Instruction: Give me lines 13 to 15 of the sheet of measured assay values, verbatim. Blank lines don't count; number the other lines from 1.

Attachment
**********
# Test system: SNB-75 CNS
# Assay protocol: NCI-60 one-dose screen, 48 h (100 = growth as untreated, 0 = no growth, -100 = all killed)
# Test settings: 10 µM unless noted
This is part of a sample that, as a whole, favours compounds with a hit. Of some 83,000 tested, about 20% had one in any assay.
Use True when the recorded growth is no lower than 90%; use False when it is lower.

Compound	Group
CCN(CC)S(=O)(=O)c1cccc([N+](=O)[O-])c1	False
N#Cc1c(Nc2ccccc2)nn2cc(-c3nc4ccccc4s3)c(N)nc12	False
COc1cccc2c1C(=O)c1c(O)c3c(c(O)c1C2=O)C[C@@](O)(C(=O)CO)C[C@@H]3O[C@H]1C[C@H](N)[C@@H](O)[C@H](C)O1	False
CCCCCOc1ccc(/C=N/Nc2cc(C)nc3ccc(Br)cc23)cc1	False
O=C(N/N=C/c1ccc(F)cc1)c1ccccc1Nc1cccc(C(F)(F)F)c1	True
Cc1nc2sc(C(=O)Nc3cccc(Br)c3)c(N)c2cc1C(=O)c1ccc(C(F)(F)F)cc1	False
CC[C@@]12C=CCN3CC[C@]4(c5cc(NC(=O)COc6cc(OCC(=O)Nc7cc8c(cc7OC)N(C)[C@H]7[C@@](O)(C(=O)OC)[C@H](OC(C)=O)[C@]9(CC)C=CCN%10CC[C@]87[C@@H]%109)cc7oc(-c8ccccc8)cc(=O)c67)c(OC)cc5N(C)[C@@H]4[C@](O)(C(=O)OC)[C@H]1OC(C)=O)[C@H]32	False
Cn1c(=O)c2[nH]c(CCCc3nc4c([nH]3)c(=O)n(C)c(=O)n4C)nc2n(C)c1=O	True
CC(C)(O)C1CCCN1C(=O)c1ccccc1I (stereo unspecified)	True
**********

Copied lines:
CC[C@@]12C=CCN3CC[C@]4(c5cc(NC(=O)COc6cc(OCC(=O)Nc7cc8c(cc7OC)N(C)[C@H]7[C@@](O)(C(=O)OC)[C@H](OC(C)=O)[C@]9(CC)C=CCN%10CC[C@]87[C@@H]%109)cc7oc(-c8ccccc8)cc(=O)c67)c(OC)cc5N(C)[C@@H]4[C@](O)(C(=O)OC)[C@H]1OC(C)=O)[C@H]32	False
Cn1c(=O)c2[nH]c(CCCc3nc4c([nH]3)c(=O)n(C)c(=O)n4C)nc2n(C)c1=O	True
CC(C)(O)C1CCCN1C(=O)c1ccccc1I (stereo unspecified)	True